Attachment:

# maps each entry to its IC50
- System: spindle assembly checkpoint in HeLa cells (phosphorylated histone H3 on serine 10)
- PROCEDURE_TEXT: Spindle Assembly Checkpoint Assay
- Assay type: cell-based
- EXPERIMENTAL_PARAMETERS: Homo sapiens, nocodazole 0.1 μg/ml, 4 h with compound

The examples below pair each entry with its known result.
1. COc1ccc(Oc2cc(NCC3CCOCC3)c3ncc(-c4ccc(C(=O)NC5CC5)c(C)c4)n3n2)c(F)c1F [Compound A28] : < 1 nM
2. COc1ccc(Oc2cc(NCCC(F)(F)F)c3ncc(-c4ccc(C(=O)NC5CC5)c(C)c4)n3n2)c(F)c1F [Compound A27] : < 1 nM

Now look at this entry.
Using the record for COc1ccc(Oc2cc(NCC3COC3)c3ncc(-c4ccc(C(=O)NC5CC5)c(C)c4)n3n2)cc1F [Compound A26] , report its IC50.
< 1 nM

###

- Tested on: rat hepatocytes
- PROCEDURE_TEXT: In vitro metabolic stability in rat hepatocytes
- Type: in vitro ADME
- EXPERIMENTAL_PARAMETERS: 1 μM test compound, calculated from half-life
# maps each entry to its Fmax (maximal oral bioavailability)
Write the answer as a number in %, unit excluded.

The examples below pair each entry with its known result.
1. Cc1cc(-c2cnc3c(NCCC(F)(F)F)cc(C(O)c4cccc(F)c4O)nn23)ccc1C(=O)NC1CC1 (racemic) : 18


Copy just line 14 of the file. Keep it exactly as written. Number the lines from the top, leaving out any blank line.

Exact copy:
- PROCEDURE_TEXT: In vitro metabolic stability in rat hepatocytes